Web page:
Dubai, UAE, August 13, 2018: A new study from the Conservation Ecology Research Unit (CERU) at the University of Pretoria set out to unravel migration in the world's largest terrestrial mammal - the savanna elephant.
Migration, a term often associated with wildebeest in the Serengeti, is more common amongst large mammals than one might think, particularly in species that inhabit highly seasonal environments. A common assumption is that elephants also migrate but until now there has been a lack of evidence to support this notion.
“We know elephants can move long distances and that these movements often coincide with changes in season, but whether or not these movements were migratory was hearsay,” says Professor Rudi van Aarde, supervisor of the study and Chair of CERU. The research project has so far been running for over 15 years.
The study, published on Friday in Scientific Reports, set out to answer a very simple question: Do elephants migrate? It turns out the answer is a bit more complicated.
Andrew Purdon, lead author of the study explains the findings, “Elephants are a facultative partially migratory species. In other words, only some elephants migrate, and if they are migratory, they may not migrate every year.”
The current study, which is one of the largest studies on elephant movement to date, comprised of movement data collected over 15 years from 139 savanna elephants distributed across seven southern African countries. Of the 139 elephants, only 25 showed migratory movements - to and fro movements between two non-overlapping seasonal ranges. Of these 25 elephants, only six migrated more than once during the period they were tracked.
Although it is unclear as to exactly why these elephants migrate, theory suggests that benefits for migratory individuals include exploiting changes in food abundance or quality, accessing spatially limited resources, or even escaping competition from other individuals.
Jason Bell, IFAW Vice President for Conservation & Animal Welfare, commented: “While elephant populations in Southern Africa do not migrate extensively, maintaining functional connectivity between elephant populations is critical. This will become increasingly important as long-term predictions around climate change impacts in sub-Saharan Africa take effect.”
The International Fund for Animal Welfare (IFAW) has supported CERU's long term studies researching meta-populations of elephants across southern Africa for over 10 years.
Van Aarde elaborates: “It is plausible that during the dry season, elephants are restricted to habitats close to permanent water. At the advent of the rainy season, elephants are less restricted by water and are therefore able to move away from their dry season ranges towards areas that are greener, more productive, and that have less elephants.”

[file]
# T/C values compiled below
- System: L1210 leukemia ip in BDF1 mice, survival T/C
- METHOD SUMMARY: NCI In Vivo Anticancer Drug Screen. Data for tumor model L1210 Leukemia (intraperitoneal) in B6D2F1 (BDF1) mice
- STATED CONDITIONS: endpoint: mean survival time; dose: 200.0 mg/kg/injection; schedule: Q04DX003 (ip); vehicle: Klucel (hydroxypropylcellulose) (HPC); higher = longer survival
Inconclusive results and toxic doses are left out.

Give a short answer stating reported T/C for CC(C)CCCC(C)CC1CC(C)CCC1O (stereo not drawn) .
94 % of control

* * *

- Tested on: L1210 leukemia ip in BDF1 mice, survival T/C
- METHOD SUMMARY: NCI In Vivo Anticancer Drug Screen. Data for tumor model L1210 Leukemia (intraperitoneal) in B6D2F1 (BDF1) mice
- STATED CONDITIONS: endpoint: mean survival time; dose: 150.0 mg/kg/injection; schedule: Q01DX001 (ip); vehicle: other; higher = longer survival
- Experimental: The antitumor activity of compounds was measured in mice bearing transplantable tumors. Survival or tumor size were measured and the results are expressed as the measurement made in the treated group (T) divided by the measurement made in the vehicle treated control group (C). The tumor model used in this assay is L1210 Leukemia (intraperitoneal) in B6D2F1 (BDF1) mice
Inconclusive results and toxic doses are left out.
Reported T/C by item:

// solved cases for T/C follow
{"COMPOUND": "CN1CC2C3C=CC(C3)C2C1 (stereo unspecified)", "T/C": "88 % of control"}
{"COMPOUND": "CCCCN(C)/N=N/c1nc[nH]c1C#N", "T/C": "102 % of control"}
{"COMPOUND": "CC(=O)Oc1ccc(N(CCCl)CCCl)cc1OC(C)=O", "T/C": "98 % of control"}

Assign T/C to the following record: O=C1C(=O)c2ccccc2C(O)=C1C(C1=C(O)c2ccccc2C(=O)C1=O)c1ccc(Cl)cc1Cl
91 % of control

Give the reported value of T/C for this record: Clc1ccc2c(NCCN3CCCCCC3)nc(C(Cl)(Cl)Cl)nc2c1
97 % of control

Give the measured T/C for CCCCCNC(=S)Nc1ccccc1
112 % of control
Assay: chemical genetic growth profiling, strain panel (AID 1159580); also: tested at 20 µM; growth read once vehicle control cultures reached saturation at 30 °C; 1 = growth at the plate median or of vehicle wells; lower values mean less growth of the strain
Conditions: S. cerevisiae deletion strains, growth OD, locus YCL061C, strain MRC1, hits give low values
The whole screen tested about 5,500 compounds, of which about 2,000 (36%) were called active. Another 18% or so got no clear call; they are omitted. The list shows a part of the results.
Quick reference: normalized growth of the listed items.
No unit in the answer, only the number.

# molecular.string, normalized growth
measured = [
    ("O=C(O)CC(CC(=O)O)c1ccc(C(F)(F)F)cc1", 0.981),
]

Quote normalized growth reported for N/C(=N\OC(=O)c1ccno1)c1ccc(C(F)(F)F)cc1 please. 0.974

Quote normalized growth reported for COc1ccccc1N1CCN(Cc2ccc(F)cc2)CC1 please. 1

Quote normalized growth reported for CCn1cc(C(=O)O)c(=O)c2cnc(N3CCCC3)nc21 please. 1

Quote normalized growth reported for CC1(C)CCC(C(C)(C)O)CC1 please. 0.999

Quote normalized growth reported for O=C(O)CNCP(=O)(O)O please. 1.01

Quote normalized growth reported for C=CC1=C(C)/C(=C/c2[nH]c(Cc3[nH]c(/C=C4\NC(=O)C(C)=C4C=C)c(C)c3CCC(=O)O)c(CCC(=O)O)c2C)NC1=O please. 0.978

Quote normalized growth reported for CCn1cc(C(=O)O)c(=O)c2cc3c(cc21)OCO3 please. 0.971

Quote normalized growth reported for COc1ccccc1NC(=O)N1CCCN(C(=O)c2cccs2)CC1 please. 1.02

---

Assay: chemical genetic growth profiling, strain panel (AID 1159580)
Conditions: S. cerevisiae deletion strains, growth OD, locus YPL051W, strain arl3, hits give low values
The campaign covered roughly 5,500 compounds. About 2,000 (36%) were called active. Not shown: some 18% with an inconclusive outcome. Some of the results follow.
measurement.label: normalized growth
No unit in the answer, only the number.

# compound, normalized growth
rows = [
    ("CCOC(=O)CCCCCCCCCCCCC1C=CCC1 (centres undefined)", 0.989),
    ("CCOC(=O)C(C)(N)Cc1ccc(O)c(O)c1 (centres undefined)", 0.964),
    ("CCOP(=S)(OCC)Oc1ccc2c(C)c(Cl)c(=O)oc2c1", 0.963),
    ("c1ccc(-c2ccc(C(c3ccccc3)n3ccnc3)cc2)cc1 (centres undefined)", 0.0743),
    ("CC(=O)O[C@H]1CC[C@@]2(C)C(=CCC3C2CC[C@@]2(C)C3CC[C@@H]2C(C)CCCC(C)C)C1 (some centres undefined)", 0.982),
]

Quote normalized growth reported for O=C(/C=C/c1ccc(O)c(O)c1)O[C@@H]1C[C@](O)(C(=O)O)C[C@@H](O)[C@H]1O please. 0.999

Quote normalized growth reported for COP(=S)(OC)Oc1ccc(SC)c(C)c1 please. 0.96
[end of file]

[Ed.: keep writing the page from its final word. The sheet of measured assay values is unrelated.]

These results highlight the adaptive and flexible behaviour of elephants but also their spatial needs.
Van Aarde continues, “If conditions demand it, elephants are capable of moving long distances to survive, as long as they have access to seasonal resources and the space to exploit it.”
Although few elephants migrated, most of the protected area clusters that were studied harbored migratory individuals. This included elephants in Etosha National Park (Namibia), Chobe National Park and Moremi Game reserve (Botswana), Hwange (Zimbabwe), Kruger National Park (South Africa), North and South Luangwa (Zambia), and the Quirimbas National Park (Mozambique). However, almost all of the migrations moved beyond National Park boundaries (IUCN category I Parks) and 11 migrations crossed international borders.
According to Michael Mole, co-author on the paper, “The one thing these protected areas all have in common is that they are large, often buffered by secondary protected areas, and are relatively un-fragmented. Migrations need space, some of these elephants' travel over 100 km to reach their seasonal ranges.
“The fact that elephants are still able to move such vast distances and beyond international borders speaks wonders and points to the amazing conservation initiatives employed by many governments and organisations striving to maintain functional space and connectivity between and around national parks.”
Nowhere else is this clearer than in northern Botswana, where 15 elephants migrated. The national parks and surrounding protected areas (or Wildlife Management Areas) form a vast protected and mostly undisturbed heterogeneous landscape. “At a time when long distance dispersals are disappearing, this research underscores the importance of northern Botswana's landscape to support some of the world's longest large mammal migrations” explains co-author Dr Mike Chase, director and founder of Elephants Without Borders.
Nonetheless, the study begs the question. Are national parks big enough to adequately protect elephants? Elephants that are moving beyond protected areas are at a higher risk of poaching and increasing human populations and habitat fragmentation are a reality threatening to isolate and fragment protected areas across Africa. So can more be done?
“We can start by gaining a better understanding of the spatial needs of large roaming species. Understanding the spatial requirements of species can help better inform the establishment of functional protected area networks” Purdon says. “In this way, conservation areas across Africa can be large enough to effectively conserve large scale ecological processes such as migration.”
CITATION: “Partial migration in savanna elephant populations distributed across southern Africa” Andrew Purdon, Michael Mole, Mike Chase, Rudi J van Aarde. Scientific Reports; July 27, 2018.